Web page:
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Bruno v. Corrado

Superior Court of Maine, Cumberland

January 5, 2015

JOSEPH BRUNO, et al., Plaintiffs
v.
PAUL CORRADO, et al., Defendants.

ORDER ON MOTION TO DISMISS

Joyce V. Wheeler Justice, Superior Court

Before the court is the defendant's motion to dismiss counts I, IV, and V of plaintiffs' complaint. For the following reasons, the motion is granted in part and denied in part.

FACTS

The following facts are taken from plaintiffs' complaint. Plaintiff Joseph Bruno is the owner and CEO of Community Pharmacy, a Maine limited partnership that operates multiple pharmacies in Maine. (Compl. ¶¶ 1-3.) Bruno is a licensed Maine pharmacist and the president of the Maine Board of Pharmacy. (Compl. ¶ 9.) Bruno is also a former representative in the Maine House of Representatives, and he currently serves as a Selectman for the Town of Raymond. (Compl. ¶¶ 10-11.) Defendant Paul Corrado is the owner and president of Corrado's, Inc., a Maine corporation that operates a single pharmacy in Corinth, Maine. (Compl. ¶ 4-6.)

Corrado was an employee of Community Pharmacy until he was terminated on September 6, 2011. (Compl. ¶ 7.) After he was terminated, Corrado opened Corrado's Pharmacy, which competes with Community Pharmacy's Corinth location. (Compl. ¶ 8.) Since 2012, the Maine Board of Pharmacy has received multiple complaints about Corrado's Pharmacy, and at least some of these complaints resulted in disciplinary action, including fines, license suspension, and probation. (Compl. ¶¶ 12-13.) Because of Bruno's prior relationship with Corrado, he recuses himself when the Board considers complaints against Corrado's. (Compl. ¶ 15.)

Corrado wrote a letter addressed to Governor Paul LePage, claiming that Bruno "has done everything in his power to put Mr. Corrado out of business" and that he "has used his influence against Mr. Corrado." (Compl. ¶¶ 19-21.) The letter asks the Governor to investigate Bruno and remove him from the Board of Pharmacy. (Compl. ¶ 22.) Corrado disseminated the letter in the Town of Corinth and published it on the internet, including on Facebook. (Compl. ¶ 17.)

Corrado's Pharmacy's agents or employees have accessed confidential and proprietary customer information from Community Pharmacy. (Compl. ¶ 24.) Corrado's made calls to Community Pharmacy's customers telling them that Community Pharmacy of Corinth was closing and telling them that they should switch their prescriptions to Corrado's. (Compl. ¶ 24-25.) At least one of Community Pharmacy's customers switched their prescriptions to Corrado's temporarily, and many others were confused and inquired as to whether Community Pharmacy was closing. (Compl. ¶¶ 26-27.) Corrado himself has come into Community Pharmacy's Corinth Location and told a customer, "I have a pharmacy up the road, you should come check it out." (Compl. ¶ 28.)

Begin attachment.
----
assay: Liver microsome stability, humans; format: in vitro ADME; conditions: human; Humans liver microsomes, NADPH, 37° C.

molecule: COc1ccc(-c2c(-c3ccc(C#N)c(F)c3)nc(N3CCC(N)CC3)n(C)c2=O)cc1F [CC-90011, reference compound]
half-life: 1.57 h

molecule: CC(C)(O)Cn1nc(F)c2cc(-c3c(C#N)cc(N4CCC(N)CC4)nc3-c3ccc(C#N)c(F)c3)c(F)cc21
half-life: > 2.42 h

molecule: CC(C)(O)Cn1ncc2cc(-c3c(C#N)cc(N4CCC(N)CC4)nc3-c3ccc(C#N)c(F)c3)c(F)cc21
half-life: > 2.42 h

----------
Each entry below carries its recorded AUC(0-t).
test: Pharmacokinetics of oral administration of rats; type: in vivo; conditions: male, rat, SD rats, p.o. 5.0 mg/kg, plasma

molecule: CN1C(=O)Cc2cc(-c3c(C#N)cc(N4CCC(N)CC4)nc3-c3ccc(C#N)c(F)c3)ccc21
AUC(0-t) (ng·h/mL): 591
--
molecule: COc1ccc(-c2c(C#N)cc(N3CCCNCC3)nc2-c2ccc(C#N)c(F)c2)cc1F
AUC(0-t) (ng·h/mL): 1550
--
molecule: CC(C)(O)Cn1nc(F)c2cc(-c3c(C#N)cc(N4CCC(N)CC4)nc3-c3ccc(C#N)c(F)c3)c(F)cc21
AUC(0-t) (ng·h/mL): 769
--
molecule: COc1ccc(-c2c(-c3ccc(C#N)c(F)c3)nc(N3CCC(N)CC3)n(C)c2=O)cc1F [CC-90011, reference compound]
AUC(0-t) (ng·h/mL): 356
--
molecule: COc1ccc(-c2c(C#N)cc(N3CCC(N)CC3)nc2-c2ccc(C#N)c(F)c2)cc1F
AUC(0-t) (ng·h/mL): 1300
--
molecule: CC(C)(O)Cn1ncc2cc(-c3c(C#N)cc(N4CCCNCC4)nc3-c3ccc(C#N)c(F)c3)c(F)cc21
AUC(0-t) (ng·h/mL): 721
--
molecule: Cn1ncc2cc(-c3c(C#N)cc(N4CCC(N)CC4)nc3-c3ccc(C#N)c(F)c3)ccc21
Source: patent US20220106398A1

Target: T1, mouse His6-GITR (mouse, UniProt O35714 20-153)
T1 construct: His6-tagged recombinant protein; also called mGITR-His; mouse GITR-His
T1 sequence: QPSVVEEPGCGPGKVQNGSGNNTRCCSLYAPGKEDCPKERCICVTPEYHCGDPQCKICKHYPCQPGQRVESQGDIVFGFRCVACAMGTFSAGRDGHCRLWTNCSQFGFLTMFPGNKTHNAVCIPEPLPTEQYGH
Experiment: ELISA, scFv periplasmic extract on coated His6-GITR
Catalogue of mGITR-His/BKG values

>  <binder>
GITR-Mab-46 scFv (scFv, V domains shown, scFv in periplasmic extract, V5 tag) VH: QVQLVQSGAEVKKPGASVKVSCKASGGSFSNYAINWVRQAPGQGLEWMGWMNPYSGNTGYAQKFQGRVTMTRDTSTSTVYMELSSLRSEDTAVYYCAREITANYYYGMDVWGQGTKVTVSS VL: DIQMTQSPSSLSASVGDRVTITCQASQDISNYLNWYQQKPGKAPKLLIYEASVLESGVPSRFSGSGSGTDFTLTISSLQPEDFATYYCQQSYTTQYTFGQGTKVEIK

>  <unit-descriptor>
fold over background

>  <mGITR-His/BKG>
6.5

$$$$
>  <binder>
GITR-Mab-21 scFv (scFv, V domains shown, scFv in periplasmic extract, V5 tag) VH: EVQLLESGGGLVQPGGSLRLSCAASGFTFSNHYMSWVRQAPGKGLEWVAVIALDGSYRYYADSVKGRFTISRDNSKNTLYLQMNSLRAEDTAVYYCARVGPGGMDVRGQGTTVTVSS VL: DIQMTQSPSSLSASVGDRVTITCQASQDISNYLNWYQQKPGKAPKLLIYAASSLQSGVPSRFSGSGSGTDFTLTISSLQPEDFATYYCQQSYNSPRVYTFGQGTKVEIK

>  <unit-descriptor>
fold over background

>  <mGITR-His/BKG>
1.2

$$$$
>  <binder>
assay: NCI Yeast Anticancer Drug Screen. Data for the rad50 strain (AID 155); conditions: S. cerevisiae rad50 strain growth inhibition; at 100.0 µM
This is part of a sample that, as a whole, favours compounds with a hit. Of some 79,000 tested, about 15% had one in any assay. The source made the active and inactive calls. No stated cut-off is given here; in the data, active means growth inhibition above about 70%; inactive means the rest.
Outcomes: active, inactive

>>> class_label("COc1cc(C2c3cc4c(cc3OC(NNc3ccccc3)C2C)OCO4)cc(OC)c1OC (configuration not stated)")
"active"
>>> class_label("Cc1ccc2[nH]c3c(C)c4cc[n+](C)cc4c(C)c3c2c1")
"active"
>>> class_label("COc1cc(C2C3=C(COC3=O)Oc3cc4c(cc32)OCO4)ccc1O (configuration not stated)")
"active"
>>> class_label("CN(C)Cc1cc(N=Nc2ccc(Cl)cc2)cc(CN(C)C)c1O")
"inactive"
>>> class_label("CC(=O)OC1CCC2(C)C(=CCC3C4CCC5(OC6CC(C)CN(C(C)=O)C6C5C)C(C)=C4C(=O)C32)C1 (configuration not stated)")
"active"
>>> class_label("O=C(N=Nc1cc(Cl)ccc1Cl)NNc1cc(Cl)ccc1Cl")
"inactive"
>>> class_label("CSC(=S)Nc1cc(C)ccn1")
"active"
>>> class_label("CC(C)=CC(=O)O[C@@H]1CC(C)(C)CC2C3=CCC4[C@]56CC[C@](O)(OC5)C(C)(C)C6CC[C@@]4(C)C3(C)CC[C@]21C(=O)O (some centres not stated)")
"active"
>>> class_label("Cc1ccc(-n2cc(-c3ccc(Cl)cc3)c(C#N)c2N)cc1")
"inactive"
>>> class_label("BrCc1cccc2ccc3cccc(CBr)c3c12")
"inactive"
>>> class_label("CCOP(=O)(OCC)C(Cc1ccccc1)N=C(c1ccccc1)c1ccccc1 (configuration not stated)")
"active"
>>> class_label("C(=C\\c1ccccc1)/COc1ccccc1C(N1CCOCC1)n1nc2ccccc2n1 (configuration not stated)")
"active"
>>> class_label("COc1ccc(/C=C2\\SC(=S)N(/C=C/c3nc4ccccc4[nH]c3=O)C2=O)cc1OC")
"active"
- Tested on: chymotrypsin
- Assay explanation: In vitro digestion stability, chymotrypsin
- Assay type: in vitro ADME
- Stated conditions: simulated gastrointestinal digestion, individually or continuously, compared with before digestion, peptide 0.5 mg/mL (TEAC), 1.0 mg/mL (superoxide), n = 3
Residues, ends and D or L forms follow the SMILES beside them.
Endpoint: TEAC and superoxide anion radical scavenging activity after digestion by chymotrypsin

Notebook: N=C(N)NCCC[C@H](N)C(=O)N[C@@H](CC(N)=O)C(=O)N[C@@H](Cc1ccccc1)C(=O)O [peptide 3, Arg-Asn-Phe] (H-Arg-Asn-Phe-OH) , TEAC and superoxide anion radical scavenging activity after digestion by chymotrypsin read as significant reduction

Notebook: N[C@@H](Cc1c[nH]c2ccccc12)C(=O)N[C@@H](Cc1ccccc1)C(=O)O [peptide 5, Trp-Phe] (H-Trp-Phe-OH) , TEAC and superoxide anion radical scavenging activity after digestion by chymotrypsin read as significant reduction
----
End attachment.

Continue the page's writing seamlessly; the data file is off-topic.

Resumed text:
DISCUSSION

1. Standard of Review

On review of a motion to dismiss for failure to state a claim, the court accepts the facts alleged in plaintiffs complaint as admitted. Saunders v. Tisher, 2006 ME 94, ¶ 8, 902 A.2d 830. The court then "examine[s] the complaint in the light most favorable to plaintiff to determine whether it sets forth elements of a cause of action or alleges facts that would entitle the plaintiff to relief pursuant to some legal theory." Doe v. Graham, 2009 ME 88, ¶ 2, 977 A.2d 391 (quoting Saunders, 2006 ME 94, ¶ 8, 902 A.2d 830). "For a court to properly dismiss a claim for failure to state a cause of action, it must appear 'beyond doubt that [the] plaintiff is entitled to no relief under any set of facts that might be proven in support of the claim.'" Dragomir v. Spring Harbor Hosp., 2009 ME 51, ¶ 15, 970 A.2d 310 (quoting Plimpton v. Gerrard, 668 A.2d 882, 885 (Me. 1995)).

2. Count I: Tortious Interference (Bruno and Community Pharmacy v. Paul Corrado and Corrado's, Inc.)

Plaintiffs assert that Corrado and Corrado's Pharmacy are liable for tortious interference with a prospective economic advantage for improperly driving Community Pharmacy's customers to Corrado's Pharmacy. "Tortious interference with a prospective economic advantage requires a plaintiff to prove: (1) that a valid contract or prospective economic advantage existed; (2) that the defendant interfered with that contract or advantage through fraud or intimidation; and (3) that such interference proximately caused damages." Rutland v. Mullen, 2002 ME 98, ¶ 13, 798 A.2d 1104. Defendants argue that the complaint fails to plead interference by fraud or intimidation.

a. Interference by Fraud

The elements of fraud for the purposes of a tortious ...


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